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NEW YORK – President Biden's American Jobs Plan is set to reignite the debate around a federal paid family leave (PFL) policy in Congress in a matter of weeks. But historically missing from the debate, and keeping policymakers from coming to a decision, is how PFL policies impact employers. New research from Ann Bartel, Columbia Business School’s Merrill Lynch Professor of Workforce Transformation, and her coauthors, provides this long-awaited perspective, comparing data from New York and Pennsylvania to find that employers have positive experiences with PFL in a state where it is implemented, and suggesting a federal PFL policy is a no-brainer.
The new working paper, released this week by the National Bureau of Economic Research, “The Impact of Paid Family Leave on Employers: Evidence from New York,” reveals that many small and medium-sized employers function better when PFL policies are in place. With PFL, employers reported it was easier to manage extended employee absences, likely due to earlier notice and more time to recalibrate work schedules in ways sustainable for the firm. Other key findings from the research include:
- Employees at small companies do use the leave: Employees in small companies (10-49 employees), many of whom previously did not have access to any job-protected leave because they aren’t covered by the federal Family and Medical Leave Act (FMLA), are more likely to take leave once the policy is in effect, suggesting that these policies work to their intended purpose.
- Leave laws do not alter workforce composition: The researchers did not find significant changes in the shares of female or part-time workers, quit rates, or the rates of absences without advance notice when PFL was in place versus when it was not.
- Business owners and managers support leave laws: The majority of New York employers surveyed are supportive of the state’s PFL policy, both before and after it is implemented. At the same time, a small share is very opposed, and this fraction grows over the study period.
“Employee absences are bound to happen in workplaces of any size and location, whether workers need time off for childcare or to tend to sick family members,” said Professor Bartel. “It turns out that having an established leave policy makes life easier for employers trying to manage their workflows and maintain productivity amidst worker absences. Data shows that a paid family leave law can be a huge relief, putting clear rules in place that allow employers to adapt to absences with ease, and without interrupting work.”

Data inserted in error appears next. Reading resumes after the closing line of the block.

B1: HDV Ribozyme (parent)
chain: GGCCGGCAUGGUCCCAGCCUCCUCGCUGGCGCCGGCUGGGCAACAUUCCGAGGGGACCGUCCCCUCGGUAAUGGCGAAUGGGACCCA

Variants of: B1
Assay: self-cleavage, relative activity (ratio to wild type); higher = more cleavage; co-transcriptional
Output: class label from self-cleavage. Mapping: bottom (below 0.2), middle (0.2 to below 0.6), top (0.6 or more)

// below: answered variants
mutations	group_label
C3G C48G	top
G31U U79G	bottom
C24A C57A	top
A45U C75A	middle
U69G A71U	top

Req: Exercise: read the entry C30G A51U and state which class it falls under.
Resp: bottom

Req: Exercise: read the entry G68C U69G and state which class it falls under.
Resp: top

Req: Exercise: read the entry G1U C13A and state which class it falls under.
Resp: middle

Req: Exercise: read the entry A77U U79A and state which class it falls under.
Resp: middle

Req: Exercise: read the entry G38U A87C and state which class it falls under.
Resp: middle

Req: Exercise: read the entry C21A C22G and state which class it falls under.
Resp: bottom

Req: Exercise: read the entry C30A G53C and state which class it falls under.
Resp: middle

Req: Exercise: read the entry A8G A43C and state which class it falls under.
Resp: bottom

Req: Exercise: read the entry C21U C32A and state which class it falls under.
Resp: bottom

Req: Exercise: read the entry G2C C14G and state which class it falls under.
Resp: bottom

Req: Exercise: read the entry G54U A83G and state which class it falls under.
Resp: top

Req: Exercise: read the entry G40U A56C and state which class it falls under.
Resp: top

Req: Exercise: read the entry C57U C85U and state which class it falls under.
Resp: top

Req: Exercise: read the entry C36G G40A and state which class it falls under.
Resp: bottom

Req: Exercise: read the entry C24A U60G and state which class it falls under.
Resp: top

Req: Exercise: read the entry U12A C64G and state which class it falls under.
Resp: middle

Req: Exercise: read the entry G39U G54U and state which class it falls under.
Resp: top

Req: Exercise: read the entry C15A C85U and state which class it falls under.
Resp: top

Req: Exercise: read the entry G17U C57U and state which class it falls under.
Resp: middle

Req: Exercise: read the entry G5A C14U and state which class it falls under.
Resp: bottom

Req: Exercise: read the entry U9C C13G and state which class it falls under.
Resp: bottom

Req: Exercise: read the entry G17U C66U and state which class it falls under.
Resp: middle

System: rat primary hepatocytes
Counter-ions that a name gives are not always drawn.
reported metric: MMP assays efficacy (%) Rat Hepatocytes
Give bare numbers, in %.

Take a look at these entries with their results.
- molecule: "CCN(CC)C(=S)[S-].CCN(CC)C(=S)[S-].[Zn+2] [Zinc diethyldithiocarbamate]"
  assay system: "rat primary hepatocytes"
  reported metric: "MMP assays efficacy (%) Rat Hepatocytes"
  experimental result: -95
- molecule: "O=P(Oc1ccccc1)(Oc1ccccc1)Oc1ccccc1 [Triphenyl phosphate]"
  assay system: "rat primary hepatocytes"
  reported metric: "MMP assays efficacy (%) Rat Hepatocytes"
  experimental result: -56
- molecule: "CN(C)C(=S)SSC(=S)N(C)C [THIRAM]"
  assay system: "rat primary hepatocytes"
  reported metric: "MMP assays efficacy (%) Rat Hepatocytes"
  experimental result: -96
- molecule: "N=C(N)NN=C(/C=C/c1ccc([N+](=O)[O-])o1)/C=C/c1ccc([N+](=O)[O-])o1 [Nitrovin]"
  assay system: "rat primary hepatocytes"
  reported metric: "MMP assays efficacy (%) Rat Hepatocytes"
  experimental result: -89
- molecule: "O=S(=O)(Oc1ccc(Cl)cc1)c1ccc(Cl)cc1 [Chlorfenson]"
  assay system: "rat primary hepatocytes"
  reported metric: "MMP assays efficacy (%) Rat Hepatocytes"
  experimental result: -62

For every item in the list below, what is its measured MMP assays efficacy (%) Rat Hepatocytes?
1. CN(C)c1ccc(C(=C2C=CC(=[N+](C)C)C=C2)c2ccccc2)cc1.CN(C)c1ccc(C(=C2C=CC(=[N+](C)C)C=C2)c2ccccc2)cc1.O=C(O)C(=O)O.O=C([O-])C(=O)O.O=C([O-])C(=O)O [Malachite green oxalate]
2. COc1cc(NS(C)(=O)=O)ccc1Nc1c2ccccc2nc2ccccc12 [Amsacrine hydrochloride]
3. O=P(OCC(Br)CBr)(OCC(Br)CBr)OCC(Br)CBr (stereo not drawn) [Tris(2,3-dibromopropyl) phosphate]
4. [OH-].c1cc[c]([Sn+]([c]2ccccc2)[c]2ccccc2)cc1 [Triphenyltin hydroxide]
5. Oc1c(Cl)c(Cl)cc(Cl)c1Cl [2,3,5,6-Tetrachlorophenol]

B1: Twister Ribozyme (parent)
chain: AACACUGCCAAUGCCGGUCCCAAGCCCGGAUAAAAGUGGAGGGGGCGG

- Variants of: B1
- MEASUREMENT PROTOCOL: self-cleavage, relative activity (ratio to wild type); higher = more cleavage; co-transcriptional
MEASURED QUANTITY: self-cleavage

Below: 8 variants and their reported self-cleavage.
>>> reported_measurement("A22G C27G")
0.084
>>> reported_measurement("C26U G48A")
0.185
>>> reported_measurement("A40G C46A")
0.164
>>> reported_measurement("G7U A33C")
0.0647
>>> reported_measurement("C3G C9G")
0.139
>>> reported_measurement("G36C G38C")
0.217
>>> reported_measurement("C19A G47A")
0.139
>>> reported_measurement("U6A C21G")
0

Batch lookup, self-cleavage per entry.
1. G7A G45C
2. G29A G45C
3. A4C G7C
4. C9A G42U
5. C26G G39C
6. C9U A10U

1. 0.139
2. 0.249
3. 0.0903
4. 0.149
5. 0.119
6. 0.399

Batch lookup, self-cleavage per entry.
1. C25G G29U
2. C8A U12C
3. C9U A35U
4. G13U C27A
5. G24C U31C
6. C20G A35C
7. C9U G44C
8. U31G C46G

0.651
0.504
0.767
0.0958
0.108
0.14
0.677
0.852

The research, co-authored by Stanford University School of Medicine Professor Maya Rossin-Slater, University of Virginia Professor Christopher J. Ruhm, Columbia University School of Social Work doctoral student Meredith Slopen, and Columbia University School of Social Work Professor Jane Waldfogel, is based on annual surveys with business owners and managers at New York and Pennsylvania companies with between 10 and 99 employees, beginning in 2016, when neither state had a PFL policy. The researchers surveyed the leaders of more than 4,500 companies, capturing how they fare when PFL policies are implemented by asking the same series of questions over a four-year period, through 2019, and identifying differences in responses between New York, which implemented a policy in January 2018, and Pennsylvania, which didn’t. Contrary to the argument that PFL hurts companies by allowing employees extended time off, their results found New York employers, including small companies, were better suited to handle and thrive through employee absences than were Pennsylvania firms or New York companies before PFL.
“Our research finally brings the employer perspective to the debate around paid family leave, which we’ve long needed in order to have an informed discussion and make a policy decision,” said Professor Bartel. “Now that we have the data, the course is clear. PFL policies empower employers by offering support around long employee absences. With this key constituency accounted for and PFL on the table again in Congress, it’s time we got to work implementing it nationally.”
To learn more about the cutting-edge research being conducted at Columbia Business School, please visit www.gsb.columbia.edu.
About the researcher
Professor Bartel is the Merrill Lynch Professor of Workforce Transformation at Columbia Business School and the Director of Columbia Business School's Workforce Transformation...Read more.